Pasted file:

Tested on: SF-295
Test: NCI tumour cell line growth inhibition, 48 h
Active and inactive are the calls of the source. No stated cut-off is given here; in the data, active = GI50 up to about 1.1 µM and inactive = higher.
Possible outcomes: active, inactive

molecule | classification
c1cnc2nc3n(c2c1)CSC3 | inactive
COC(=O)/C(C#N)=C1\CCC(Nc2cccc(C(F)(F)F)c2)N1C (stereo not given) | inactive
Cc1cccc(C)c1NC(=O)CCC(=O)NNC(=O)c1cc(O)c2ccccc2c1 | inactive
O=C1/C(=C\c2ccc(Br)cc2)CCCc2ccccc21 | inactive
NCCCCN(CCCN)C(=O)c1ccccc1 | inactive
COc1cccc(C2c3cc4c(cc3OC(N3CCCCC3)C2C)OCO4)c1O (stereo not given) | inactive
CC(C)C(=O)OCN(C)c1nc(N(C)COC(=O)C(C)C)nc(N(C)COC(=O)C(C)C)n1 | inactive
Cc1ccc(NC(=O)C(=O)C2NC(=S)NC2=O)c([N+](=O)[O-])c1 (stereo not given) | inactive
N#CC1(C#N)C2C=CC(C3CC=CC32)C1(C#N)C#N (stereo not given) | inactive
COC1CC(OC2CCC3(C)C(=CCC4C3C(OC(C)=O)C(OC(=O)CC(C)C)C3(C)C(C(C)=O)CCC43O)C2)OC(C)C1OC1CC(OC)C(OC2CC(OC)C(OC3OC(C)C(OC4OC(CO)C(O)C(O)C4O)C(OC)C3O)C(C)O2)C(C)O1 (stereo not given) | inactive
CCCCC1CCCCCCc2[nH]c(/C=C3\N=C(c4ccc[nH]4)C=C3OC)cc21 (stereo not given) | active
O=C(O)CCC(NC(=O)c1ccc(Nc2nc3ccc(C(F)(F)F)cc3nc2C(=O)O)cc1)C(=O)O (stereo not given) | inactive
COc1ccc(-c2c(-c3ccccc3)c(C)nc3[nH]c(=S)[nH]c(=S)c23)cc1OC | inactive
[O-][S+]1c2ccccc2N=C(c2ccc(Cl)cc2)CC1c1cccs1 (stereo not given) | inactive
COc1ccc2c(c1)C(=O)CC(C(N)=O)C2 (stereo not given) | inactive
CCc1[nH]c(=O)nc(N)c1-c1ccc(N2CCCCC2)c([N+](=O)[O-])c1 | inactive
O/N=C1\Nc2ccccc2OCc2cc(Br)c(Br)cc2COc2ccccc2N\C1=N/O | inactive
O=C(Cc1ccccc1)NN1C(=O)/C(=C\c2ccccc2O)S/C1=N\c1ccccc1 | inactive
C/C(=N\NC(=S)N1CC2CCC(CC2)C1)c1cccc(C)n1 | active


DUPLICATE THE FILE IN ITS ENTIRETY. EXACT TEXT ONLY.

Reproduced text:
Tested on: SF-295
Test: NCI tumour cell line growth inhibition, 48 h
Active and inactive are the calls of the source. No stated cut-off is given here; in the data, active = GI50 up to about 1.1 µM and inactive = higher.
Possible outcomes: active, inactive

molecule | classification
c1cnc2nc3n(c2c1)CSC3 | inactive
COC(=O)/C(C#N)=C1\CCC(Nc2cccc(C(F)(F)F)c2)N1C (stereo not given) | inactive
Cc1cccc(C)c1NC(=O)CCC(=O)NNC(=O)c1cc(O)c2ccccc2c1 | inactive
O=C1/C(=C\c2ccc(Br)cc2)CCCc2ccccc21 | inactive
NCCCCN(CCCN)C(=O)c1ccccc1 | inactive
COc1cccc(C2c3cc4c(cc3OC(N3CCCCC3)C2C)OCO4)c1O (stereo not given) | inactive
CC(C)C(=O)OCN(C)c1nc(N(C)COC(=O)C(C)C)nc(N(C)COC(=O)C(C)C)n1 | inactive
Cc1ccc(NC(=O)C(=O)C2NC(=S)NC2=O)c([N+](=O)[O-])c1 (stereo not given) | inactive
N#CC1(C#N)C2C=CC(C3CC=CC32)C1(C#N)C#N (stereo not given) | inactive
COC1CC(OC2CCC3(C)C(=CCC4C3C(OC(C)=O)C(OC(=O)CC(C)C)C3(C)C(C(C)=O)CCC43O)C2)OC(C)C1OC1CC(OC)C(OC2CC(OC)C(OC3OC(C)C(OC4OC(CO)C(O)C(O)C4O)C(OC)C3O)C(C)O2)C(C)O1 (stereo not given) | inactive
CCCCC1CCCCCCc2[nH]c(/C=C3\N=C(c4ccc[nH]4)C=C3OC)cc21 (stereo not given) | active
O=C(O)CCC(NC(=O)c1ccc(Nc2nc3ccc(C(F)(F)F)cc3nc2C(=O)O)cc1)C(=O)O (stereo not given) | inactive
COc1ccc(-c2c(-c3ccccc3)c(C)nc3[nH]c(=S)[nH]c(=S)c23)cc1OC | inactive
[O-][S+]1c2ccccc2N=C(c2ccc(Cl)cc2)CC1c1cccs1 (stereo not given) | inactive
COc1ccc2c(c1)C(=O)CC(C(N)=O)C2 (stereo not given) | inactive
CCc1[nH]c(=O)nc(N)c1-c1ccc(N2CCCCC2)c([N+](=O)[O-])c1 | inactive
O/N=C1\Nc2ccccc2OCc2cc(Br)c(Br)cc2COc2ccccc2N\C1=N/O | inactive
O=C(Cc1ccccc1)NN1C(=O)/C(=C\c2ccccc2O)S/C1=N\c1ccccc1 | inactive
C/C(=N\NC(=S)N1CC2CCC(CC2)C1)c1cccc(C)n1 | active